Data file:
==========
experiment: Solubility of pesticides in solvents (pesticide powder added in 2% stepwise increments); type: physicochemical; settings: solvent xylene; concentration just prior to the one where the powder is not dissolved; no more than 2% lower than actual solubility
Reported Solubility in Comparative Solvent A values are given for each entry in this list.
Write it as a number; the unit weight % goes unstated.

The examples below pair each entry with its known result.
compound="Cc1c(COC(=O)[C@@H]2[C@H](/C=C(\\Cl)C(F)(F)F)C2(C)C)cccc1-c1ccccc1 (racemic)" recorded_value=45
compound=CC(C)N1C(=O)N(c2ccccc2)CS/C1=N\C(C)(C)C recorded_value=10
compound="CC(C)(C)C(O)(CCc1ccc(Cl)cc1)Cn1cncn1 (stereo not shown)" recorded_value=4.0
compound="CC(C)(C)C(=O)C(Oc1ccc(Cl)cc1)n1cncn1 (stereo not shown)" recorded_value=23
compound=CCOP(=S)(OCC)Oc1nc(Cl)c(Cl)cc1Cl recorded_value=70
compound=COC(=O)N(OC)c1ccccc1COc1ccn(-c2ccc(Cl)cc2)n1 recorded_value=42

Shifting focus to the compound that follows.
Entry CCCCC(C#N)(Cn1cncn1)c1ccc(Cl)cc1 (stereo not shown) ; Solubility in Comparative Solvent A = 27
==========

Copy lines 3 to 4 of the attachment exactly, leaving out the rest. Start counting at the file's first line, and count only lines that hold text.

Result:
Write it as a number; the unit weight % goes unstated.

The examples below pair each entry with its known result.